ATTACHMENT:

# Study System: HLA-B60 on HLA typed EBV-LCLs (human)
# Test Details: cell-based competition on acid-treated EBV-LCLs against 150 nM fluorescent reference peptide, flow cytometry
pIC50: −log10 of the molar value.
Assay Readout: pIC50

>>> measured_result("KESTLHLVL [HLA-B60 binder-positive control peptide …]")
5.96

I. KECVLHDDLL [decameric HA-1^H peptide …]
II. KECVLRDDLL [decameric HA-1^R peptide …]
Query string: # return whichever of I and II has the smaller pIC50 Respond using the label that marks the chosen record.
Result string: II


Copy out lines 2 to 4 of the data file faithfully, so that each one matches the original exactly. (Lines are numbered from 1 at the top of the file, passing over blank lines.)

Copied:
# Test Details: cell-based competition on acid-treated EBV-LCLs against 150 nM fluorescent reference peptide, flow cytometry
pIC50: −log10 of the molar value.
Assay Readout: pIC50